Africa: Climate Change Can Set the Stage for Violent Conflict - Expert

14 February 2020

Cape Town — Levels of poverty, economic opportunities, and unemployment are key factors increasing the likelihood of conflict, and there has been strong agreement that climate change, is a major driver of violent conflict. Climate has affected the risk of violence within countries, and as global temperatures climb, the risk of armed conflict is expected to increase substantially. But some of the biggest uncertainties are about how and why.

AllAfrica's Jerry Chifamba spoke with Ferrial Adam, an environmental justice activist who has been in the sector for about 15 years. She is presently working on her PhD that looks at how people can use science to fight their environmental struggles.

Q: In your research and experience can you draw the link - if any - between climate change and conflict?

It's very clear that climate change is affecting the most vulnerable communities and as vulnerable communities are forced to find more water and food, that leads to violent conflict. So they'll be localised conflict but I also think that in the future we could probably see conflict between countries around water and food.

One example is when we were in north-east of Kenya, we were doing a bit of work in that area and we were driving past a man who had been fishing and had a rifle and so we stopped and asked why he needed a rifle. He said I have a gun for protection because people want to steal my fish from me. So that's some kind of conflict where people steal food from each other. If you look at the general picture of someone who's fishing, they are not working with guns and here was a guy with a rifle and he wasn't the only one. We went to interview some fishermen at the river and it was sunset and as we got there, they were all leaving and weren't interested in answering our questions. When we asked them why they were leaving, they said that it's because there are snipers from across the river who would shoot at them and then try to steal their fish. So it's actually happening right now.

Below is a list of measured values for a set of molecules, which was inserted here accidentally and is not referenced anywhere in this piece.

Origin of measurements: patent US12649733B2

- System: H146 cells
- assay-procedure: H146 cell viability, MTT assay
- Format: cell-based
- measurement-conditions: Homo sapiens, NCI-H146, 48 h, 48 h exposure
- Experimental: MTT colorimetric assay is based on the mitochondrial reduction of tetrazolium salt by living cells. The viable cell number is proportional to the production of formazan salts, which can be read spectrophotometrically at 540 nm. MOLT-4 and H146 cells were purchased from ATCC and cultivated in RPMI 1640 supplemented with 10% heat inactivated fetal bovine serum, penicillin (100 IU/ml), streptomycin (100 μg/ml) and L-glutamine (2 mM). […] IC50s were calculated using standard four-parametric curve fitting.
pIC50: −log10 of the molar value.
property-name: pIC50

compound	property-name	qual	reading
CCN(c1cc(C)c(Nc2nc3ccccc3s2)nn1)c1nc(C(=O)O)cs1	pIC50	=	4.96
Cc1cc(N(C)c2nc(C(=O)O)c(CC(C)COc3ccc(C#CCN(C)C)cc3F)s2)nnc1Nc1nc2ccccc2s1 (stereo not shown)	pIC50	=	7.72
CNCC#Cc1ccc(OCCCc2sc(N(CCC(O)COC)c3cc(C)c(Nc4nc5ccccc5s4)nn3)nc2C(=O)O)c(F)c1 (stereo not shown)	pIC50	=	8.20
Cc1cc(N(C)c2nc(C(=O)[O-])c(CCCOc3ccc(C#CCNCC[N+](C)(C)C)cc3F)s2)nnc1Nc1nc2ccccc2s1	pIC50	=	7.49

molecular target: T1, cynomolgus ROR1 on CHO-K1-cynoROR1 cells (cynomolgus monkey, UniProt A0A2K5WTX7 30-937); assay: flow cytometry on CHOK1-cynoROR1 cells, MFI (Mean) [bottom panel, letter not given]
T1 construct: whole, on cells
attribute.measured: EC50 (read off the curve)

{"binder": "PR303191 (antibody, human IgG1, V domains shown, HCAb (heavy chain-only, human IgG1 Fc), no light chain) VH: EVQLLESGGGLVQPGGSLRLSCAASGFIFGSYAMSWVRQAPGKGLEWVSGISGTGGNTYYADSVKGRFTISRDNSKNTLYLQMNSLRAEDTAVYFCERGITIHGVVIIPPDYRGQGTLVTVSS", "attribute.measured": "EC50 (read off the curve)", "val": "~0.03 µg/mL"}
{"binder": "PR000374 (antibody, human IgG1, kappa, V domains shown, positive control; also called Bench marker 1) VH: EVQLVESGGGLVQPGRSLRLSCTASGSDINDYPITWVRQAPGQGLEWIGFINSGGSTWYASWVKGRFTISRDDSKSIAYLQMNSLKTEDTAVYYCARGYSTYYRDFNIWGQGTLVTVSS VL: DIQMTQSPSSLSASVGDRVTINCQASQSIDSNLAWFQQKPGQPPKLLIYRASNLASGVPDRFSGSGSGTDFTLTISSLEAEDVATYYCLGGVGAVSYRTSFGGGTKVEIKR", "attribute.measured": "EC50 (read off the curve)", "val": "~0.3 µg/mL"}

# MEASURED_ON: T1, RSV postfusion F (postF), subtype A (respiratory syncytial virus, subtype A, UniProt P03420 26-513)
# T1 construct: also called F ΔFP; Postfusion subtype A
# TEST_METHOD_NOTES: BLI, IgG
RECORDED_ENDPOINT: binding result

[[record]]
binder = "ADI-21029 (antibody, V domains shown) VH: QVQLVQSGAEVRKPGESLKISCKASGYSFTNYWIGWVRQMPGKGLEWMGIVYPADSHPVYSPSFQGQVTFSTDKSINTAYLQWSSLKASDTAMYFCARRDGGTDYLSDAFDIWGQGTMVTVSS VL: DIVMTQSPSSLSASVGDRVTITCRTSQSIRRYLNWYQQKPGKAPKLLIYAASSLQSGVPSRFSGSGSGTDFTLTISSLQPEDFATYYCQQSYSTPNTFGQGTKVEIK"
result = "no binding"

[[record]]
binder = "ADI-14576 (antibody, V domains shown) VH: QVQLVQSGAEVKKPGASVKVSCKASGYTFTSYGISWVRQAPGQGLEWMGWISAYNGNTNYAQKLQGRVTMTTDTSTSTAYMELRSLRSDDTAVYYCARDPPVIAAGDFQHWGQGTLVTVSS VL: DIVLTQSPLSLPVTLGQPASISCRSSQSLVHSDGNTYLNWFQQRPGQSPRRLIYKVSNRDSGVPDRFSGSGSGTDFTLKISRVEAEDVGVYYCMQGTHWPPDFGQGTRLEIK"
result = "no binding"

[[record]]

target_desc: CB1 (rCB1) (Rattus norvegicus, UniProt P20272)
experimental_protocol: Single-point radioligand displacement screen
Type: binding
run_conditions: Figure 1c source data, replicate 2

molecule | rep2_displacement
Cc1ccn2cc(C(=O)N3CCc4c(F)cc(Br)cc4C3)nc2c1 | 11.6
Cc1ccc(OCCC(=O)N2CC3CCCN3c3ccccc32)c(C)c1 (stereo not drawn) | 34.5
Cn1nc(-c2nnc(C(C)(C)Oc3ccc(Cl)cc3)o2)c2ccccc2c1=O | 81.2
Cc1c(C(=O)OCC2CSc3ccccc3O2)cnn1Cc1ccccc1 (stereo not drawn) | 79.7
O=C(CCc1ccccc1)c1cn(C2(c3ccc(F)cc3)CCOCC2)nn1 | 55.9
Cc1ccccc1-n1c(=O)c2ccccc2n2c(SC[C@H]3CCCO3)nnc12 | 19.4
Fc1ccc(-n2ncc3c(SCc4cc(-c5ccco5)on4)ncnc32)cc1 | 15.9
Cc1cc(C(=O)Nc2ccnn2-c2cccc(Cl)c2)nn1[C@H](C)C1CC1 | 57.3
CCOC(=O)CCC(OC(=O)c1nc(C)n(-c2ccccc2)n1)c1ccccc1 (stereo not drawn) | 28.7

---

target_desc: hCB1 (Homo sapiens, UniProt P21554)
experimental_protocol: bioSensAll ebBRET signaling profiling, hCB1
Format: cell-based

So one of the things is Ethiopia wants to build a dam which is upstream from Kenya and it'll affect the water that flows into Kenya so really there's some anger rising between people in Kenya and people in Ethiopia. They make it a national issue, creating conflict between countries.

If you remember the riots that happened in Mozambique some years ago, it was also because of increased bread prices, so I think that as food becomes more expensive because of the impact of climate change, whether it's drought or floods. That definitely could lead to more unrest.

Q: How do you foresee these challenges playing out in future. In terms of government's role in managing climate change and conflict?

There's no doubt that these challenges are going to get worse, we'll probably see a lot more water wars, food wars. Which is Part of the reason for the Arab Spring was related to increase to the food prices. If we look at what Trump is doing in terms of holding other countries accountable or holding them to ransom because they won't sign a particular agreement, I think we'll find more and more of that happening.